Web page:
Despite uncertainty over when, where and if the U.S. Army’s longest-running aerostat developmental program will be deployed, the service has graduated its first two classes of soldiers trained to operate the platform.
The Army has trained about 100 soldiers from A Battery, 3rd Air Defense Artillery stationed at Dugway Proving Grounds, south of Salt Lake City, to operate the Joint Land Attack Cruise Missile Defense Elevated Netted Sensor System (JLENS), which has been designed for the long-range tracking of threats in the air, at sea and on the ground.
The Army has been developing the program since 1998, and Raytheon has been working on JLENS since 2005. Given recent successful tests of its tracking and fire control systems, the company’s JLENS program director, Mark Rose, said that Raytheon is eager to “get the system deployed to a location and get some operational tests in the field. We think this system is ready to go, we’ve proven it in tests and the soldiers are trained up. So we’d like to have that operational assessment so there’s no question as to how it’s working.”
However, it appears the Army has changed its mind on plans to field one of the systems to a combatant commander, at least until 2014.
In a June reprogramming request sent to Capitol Hill, the Army wrote that despite budgeted plans to deploy an orbit to a combatant command, it has decided to delay any deployment “until after the JLENS program completes the Engineering and Manufacturing Development phase in FY 2014.”
An orbit consists of a fire control radar system and a wide-area surveillance radar system connected by a ground control station. Each radar system requires a separate 74-meter tethered aerostat to provide 360-degree, wide-area surveillance and precision target tracking.
The $40 million slated for the deployment will be used for other, unnamed requirements.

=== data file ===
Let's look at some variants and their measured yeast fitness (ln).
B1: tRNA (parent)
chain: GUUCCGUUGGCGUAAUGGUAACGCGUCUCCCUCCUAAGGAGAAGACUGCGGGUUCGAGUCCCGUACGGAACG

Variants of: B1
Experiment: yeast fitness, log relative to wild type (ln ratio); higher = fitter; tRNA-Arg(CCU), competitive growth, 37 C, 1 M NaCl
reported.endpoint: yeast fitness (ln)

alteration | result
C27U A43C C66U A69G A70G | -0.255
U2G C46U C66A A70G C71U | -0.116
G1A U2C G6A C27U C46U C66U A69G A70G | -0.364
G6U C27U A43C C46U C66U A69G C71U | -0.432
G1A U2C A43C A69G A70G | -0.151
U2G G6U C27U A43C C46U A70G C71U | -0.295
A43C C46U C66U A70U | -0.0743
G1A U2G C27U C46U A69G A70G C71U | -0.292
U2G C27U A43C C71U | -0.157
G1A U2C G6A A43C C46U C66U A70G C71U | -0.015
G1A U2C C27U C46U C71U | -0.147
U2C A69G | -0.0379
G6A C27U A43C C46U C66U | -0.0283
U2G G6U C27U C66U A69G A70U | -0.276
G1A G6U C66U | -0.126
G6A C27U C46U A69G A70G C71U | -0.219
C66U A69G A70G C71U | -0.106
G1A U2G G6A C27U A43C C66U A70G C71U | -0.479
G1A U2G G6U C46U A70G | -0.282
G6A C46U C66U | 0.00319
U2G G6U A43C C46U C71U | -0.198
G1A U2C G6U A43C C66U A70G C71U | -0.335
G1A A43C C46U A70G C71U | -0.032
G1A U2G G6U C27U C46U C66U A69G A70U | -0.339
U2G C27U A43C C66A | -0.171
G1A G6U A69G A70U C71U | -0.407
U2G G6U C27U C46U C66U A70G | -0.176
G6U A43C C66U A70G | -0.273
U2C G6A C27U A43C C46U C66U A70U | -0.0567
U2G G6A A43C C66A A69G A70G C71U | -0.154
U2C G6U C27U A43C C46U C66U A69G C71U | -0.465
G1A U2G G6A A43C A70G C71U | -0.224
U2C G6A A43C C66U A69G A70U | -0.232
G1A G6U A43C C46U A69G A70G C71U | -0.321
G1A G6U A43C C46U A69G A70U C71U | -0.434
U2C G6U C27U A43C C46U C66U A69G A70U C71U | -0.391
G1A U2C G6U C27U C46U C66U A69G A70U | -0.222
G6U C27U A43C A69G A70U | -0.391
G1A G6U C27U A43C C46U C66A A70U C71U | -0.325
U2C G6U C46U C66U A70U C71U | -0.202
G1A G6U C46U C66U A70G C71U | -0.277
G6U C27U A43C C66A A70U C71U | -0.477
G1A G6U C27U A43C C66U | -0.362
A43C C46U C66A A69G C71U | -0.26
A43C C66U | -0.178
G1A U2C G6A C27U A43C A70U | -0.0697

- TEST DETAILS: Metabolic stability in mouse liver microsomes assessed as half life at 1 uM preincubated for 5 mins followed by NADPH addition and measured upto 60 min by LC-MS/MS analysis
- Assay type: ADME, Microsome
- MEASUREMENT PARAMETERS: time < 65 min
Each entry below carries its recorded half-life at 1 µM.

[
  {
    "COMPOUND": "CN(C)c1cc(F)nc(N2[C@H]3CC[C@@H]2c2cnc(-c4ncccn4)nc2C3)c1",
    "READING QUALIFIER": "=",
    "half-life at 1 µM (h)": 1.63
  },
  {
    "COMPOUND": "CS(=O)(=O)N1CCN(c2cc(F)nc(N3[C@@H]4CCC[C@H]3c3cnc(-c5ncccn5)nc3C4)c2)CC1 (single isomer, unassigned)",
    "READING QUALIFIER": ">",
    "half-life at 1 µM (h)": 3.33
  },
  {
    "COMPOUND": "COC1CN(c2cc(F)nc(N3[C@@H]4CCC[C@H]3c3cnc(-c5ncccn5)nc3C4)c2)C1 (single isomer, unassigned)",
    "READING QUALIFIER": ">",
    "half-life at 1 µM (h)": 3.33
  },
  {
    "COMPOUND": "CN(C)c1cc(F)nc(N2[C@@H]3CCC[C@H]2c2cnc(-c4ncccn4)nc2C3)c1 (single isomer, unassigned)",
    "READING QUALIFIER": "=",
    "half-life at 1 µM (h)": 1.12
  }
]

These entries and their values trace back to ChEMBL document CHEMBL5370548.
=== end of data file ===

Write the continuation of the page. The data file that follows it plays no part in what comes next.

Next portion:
In April, Raytheon successfully demonstrated the system’s ability to work with the Patriot missile defense system when JLENS tracked and shot down a test target simulating a hostile cruise missile during an exercise at the Utah Training and Test Range.
The test was significant, as the program was coming out of a Nunn-McCurdy funding breach brought about when the Pentagon reduced the number of JLENS orbits from 16 to two.
The Pentagon’s Joint Requirements Oversight Council, which plans on keeping a busy schedule through the rest of the year, will discuss the program later this month.
Rose said the company is scheduled to test JLENS with the U.S. Navy’s “Desert Ship” at White Sands Missile Range, N.M., this fall.
“We’re going to fly a drone, a cruise missile surrogate, cue the Aegis system and they’ll try and intercept it with a standard missile,” he said. He added that the Army will continue running evaluations and training soldiers to operate the system this fall and into next year.
“Now that the soldiers are taking over, it’s another indication that the system is ready to deploy,” he said. Now the company has to convince the Army and congressional appropriators of that.